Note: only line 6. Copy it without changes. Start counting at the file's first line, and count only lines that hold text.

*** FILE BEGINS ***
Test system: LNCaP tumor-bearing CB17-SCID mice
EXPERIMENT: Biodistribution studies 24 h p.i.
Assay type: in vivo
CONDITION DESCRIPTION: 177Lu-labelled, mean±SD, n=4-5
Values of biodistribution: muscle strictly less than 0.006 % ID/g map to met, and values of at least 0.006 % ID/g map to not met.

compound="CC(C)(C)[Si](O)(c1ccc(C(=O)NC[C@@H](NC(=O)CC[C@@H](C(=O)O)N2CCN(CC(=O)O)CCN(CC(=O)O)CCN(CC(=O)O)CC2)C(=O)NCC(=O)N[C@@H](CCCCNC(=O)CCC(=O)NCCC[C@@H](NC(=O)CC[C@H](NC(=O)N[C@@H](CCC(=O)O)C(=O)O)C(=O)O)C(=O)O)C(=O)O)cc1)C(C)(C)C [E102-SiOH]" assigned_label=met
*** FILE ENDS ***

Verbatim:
compound="CC(C)(C)[Si](O)(c1ccc(C(=O)NC[C@@H](NC(=O)CC[C@@H](C(=O)O)N2CCN(CC(=O)O)CCN(CC(=O)O)CCN(CC(=O)O)CC2)C(=O)NCC(=O)N[C@@H](CCCCNC(=O)CCC(=O)NCCC[C@@H](NC(=O)CC[C@H](NC(=O)N[C@@H](CCC(=O)O)C(=O)O)C(=O)O)C(=O)O)C(=O)O)cc1)C(C)(C)C [E102-SiOH]" assigned_label=met